Space And Time

Auteur: Emile Borel
Taal: Engels
Space And Time
Auteur: Emile Borel
Uitgever: Read Books
  • Engels
  • Paperback
  • 9781406771046
  • maart 2007
  • 244 pagina's
Alle productspecificaties


SPACE AND TIME BY EMILE BOREL Honorary Director of LEcole Normalc Supcrieure Professor of the Faculte des Sciences of Paris Member of the Institute BLACKIE SON LIMITED LONDON AND GLASGOW 1926 Preface The reader will not find here a didactic account of Einsteins theories. Such an account requires the use of the formulas of mathematical physics and would be intelligible only to readers equally at liome with these formulae and with physical theories. But, failing such an account, a sort of general survey of the theories of Einstein with a description of some of their aspects seems not impracticable. As we proceed, we shall have to speak of facts and theories well known before Einstein theories which, when we reflect a little, make his new discoveries appear Jess strange and paradoxical, although not less admirable. To make a complete survey of the theories of Einstein, we should, have Jo traverse, not only the sciences of space and time, but also mechanics and electromagnetism including optics. We have, however, as the title of the book would suggest, dealt mainly with space and time, introducing mechanical and electromagnetic considerations only when they were indispensable. The introduction which precedes the eight chapters of the book is a preliminary reconnaissance. It is well for us to make this first of all in order to know where we are going in the course of the somewhat slow journey that is to follow, in which we may be in danger of losing our perspective in a maze of detail. vi PREFACE I am under no illusion as to the merits of this plan, but I indicate briefly at the beginning of the Introduction why such an exposition, however imperfect, did not seem quite useless. In fact, theessential points of Einsteins theory n jw form part of general culture, like the sphericity of the e irth and its rotation round the sun. The importance of the new theory of relativity from the point of view of culture is, however, quite distinct from its practical importance. It is of no consequence to an architect that the earth is round it is even essential for him, when he is planning a house, to treat all vertical lines as parallel, that is to say, to take the earth as flat. And yet we should be rightly shocked to find an architect ignorant of the fact that the earth is round. The theory of relativity has encountered objections and aroused controversies. I do not deny the element of truth which some of the objections may contain, nor the utility of some of the controversies but I do not believe that the best way to serve science is to adopt towards 2insteins theories the negative attitude which was adopted towards Maxwells work by a learned French physicist who died prematurely a few years ago. However ingenious and sometimes apparently well-founded these criticisms may be, Maxwells equations remain the solid foundation of electromagnetism, whilst the controversies to which they gave rise possess only an historical interest. In my opinion, one fact overshadows all the theoretical disputes Einstein not only has gone beyond the physics of the nineteenth century in the co-ordination of known phenomena, but has also added to this co-ordination the prediction of new phenomena, and his predictions have so far been confirmed by the test of experiment. Even if, by making use of his work, we succeeded, with the aid of some analytical device, in co-ordinating the old and the new results, while taking as starting-point the methods of PREFACE vii nineteenth-century physics, we should hardly prove the superiority of the old methods over the new. We should only be succeeding after the event where the eminent scientis s of the nineteenth century had failed. It will only beiwhen someone, starting from principles different from th9se of Einstein, succeeds both in foretelling new phenomena and in co-ordinating the old ones, that the new principles he uses will either take a place beside those of Einstein, or perhaps even replace the latter entirely...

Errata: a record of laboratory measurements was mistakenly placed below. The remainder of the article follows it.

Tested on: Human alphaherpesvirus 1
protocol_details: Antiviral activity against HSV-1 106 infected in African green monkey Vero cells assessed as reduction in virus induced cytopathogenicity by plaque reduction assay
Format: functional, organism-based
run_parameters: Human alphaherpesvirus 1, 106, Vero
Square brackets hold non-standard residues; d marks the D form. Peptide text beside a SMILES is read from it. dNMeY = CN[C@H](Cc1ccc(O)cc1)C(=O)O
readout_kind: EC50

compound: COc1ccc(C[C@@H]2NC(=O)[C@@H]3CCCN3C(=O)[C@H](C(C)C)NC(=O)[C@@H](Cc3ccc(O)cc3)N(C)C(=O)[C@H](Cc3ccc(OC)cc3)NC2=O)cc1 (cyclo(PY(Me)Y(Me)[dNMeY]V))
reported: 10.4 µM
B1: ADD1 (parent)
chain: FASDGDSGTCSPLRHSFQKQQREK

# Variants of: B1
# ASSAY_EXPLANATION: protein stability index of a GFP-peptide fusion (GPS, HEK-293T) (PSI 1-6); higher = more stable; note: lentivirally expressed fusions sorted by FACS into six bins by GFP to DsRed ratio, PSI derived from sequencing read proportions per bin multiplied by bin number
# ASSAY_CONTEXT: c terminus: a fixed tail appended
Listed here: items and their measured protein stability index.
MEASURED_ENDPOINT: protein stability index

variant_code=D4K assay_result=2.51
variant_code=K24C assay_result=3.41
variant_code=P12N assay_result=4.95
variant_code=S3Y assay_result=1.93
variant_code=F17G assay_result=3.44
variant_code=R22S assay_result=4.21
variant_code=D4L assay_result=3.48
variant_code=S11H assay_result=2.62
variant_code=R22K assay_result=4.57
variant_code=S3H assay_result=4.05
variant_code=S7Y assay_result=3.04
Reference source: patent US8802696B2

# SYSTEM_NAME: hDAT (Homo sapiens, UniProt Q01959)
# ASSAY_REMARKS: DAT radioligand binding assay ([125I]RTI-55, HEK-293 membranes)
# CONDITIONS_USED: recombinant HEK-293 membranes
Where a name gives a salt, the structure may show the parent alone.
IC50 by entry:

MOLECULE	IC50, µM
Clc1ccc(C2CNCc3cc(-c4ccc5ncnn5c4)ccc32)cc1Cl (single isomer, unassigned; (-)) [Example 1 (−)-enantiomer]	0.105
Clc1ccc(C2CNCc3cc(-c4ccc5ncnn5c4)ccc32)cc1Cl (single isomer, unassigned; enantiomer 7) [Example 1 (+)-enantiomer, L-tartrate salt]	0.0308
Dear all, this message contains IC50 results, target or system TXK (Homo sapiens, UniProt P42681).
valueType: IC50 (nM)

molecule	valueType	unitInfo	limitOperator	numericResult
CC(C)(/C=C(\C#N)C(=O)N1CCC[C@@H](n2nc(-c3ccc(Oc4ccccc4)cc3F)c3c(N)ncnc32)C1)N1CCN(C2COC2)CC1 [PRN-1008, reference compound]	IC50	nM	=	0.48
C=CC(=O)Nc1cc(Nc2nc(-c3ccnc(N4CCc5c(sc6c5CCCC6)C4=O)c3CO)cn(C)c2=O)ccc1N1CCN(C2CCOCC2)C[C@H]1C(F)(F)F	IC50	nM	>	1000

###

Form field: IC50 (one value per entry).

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Emile Borel
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